UPDATE 1-IMF chief economist: doubts over Greek aid remain

* Greek past, doubts over aid keep markets “concerned”

* Other euro zone members don’t need such drastic measures

* No U.S. contagion but adjustment plan needed – Blanchard

By John Irish

PARIS, May 24 (BestGrowthStock) – The IMF’s chief economist warned
on Monday that markets will remain concerned until doubts over
the European Union delivering on its aid promise to the Greek
government and Greece’s debt-payment history are resolved.

“The markets are wondering if Greece will be able to repay
its debt or not,” Olivier Blanchard said in an interview to be
published on Tuesday in La Tribune newspaper. “Given the
behavior of Greek governments in the past, their uncertainties
are understandable.”

There are also doubts about the EU’s ability to deliver the
money it has promised to finance the Greek government and about
the European Central Bank’s policies, Blanchard said.

EU governments are trying to regain investor confidence
after months of turmoil that have pushed many euro zone states’
borrowing costs sky high and led to a 110 billion euro ($136
billion) bailout of Greece plus a 750 billion euro safety net
to try to prevent contagion. [ID:nSGE64N01P]

Blanchard said Greece must show determination in
implementing the plan agreed with the EU and the International
Monetary Fund, parliaments across the euro zone must agree on
the measures and the ECB must clarify its position and convince
markets it would continue to buy government bonds.

Germany’s parliament approved a law on Friday allowing
Europe’s biggest economy to contribute to the emergency debt
package despite broad public opposition.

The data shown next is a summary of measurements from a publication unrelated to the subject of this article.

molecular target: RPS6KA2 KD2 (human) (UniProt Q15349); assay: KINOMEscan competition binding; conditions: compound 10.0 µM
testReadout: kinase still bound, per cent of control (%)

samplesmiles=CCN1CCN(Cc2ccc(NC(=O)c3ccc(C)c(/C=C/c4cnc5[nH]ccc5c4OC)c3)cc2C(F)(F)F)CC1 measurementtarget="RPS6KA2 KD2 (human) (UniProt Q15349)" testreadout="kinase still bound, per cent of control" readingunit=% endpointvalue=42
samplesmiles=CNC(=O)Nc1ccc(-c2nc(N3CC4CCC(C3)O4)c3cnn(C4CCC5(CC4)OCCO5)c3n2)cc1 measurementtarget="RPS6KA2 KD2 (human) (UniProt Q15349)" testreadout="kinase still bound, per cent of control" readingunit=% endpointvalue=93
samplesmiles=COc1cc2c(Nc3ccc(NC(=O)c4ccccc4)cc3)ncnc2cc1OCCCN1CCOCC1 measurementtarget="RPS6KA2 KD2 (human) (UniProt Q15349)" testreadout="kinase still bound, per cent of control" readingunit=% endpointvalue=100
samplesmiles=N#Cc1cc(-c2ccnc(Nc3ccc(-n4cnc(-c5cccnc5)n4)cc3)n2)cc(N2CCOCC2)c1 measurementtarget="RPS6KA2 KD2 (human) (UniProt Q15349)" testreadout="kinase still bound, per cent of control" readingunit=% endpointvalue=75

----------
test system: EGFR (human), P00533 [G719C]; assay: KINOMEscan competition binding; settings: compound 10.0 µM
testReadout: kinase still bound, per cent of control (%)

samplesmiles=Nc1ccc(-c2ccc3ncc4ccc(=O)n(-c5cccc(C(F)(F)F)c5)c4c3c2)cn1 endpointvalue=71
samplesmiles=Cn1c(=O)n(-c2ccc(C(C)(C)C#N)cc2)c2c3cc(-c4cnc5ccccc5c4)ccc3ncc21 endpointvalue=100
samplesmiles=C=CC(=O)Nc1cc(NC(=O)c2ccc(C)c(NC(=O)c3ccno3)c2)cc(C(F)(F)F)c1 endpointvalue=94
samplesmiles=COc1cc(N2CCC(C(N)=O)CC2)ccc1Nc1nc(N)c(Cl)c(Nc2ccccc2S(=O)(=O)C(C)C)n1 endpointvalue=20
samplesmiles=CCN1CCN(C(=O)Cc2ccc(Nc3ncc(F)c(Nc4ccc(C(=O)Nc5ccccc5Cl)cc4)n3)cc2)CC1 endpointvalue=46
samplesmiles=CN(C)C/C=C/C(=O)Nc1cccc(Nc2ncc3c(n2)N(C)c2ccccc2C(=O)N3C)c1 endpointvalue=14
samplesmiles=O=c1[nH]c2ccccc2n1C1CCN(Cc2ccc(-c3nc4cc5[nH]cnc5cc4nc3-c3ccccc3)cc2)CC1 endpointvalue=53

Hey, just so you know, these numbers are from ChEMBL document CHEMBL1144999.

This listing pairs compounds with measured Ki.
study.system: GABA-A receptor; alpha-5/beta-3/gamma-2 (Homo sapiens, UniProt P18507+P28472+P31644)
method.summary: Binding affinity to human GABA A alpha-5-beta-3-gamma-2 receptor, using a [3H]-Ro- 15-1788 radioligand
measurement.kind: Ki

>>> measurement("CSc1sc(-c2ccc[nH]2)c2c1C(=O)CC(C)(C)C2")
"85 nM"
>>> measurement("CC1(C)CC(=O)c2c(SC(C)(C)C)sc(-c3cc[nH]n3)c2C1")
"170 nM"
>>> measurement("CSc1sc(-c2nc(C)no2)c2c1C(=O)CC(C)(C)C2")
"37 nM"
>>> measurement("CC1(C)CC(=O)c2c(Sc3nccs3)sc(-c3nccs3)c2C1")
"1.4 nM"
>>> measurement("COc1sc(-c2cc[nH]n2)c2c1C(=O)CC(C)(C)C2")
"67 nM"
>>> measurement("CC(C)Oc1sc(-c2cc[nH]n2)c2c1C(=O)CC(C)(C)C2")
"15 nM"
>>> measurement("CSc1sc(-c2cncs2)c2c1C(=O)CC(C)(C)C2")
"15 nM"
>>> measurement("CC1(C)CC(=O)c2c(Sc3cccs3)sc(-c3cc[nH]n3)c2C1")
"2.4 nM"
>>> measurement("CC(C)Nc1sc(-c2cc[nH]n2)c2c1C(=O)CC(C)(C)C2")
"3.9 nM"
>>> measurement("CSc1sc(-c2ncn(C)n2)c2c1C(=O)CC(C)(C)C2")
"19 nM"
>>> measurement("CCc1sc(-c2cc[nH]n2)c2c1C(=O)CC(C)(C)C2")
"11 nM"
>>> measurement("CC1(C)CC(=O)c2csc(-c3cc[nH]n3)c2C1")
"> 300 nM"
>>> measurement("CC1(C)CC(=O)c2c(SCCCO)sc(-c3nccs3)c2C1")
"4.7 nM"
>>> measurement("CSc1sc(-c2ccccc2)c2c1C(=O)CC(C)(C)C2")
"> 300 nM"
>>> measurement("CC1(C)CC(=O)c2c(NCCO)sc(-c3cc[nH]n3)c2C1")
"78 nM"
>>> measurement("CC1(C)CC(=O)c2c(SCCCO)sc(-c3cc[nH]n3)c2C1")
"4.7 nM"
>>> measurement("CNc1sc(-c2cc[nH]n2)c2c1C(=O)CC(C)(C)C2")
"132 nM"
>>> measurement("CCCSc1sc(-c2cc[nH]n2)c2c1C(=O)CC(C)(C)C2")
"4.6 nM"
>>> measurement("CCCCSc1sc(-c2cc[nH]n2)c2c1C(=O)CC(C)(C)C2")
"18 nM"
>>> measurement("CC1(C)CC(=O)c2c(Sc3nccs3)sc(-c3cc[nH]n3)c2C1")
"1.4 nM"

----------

A clear majority of lawmakers in the lower house backed the
bill. But in a sign of domestic pressure piling on Chancellor
Angela Merkel, 10 members of her own center-right coalition
voted against it or abstained.

U.S. ADJUSTMENT PLAN

While Greece has no alternative but to accept the austerity
measures, Blanchard echoed comments by IMF chief Dominique
Strauss-Kahn that, to avoid dampening growth, big euro zone
countries should not focus too quickly on narrowing budget
deficits.

“Other European countries do not need to take such drastic
measures as Greece,” he said. “They are more credible to begin
with, have less debt and can afford a more gradual adjustment,
and therefore limit the negative impact … on growth in the
short term.”

Barring “catastrophic events,” Blanchard said the debt
package from Europe and the IMF would be enough.

The United States did not have to worry about contagion
but, given its very large deficits, it will also need to
introduce an adjustment plan, albeit more gradually, he said.

“The behavior of markets shows that the U.S. Treasury bills
remain the safe haven,” Blanchard
said.

“However, the depreciation of the euro is not good news for
the United States. This will increase pressure on other
countries, especially emerging Asian countries, to revalue
their currencies.”

Stock Market Today
(Editing by John O’Callaghan)

UPDATE 1-IMF chief economist: doubts over Greek aid remain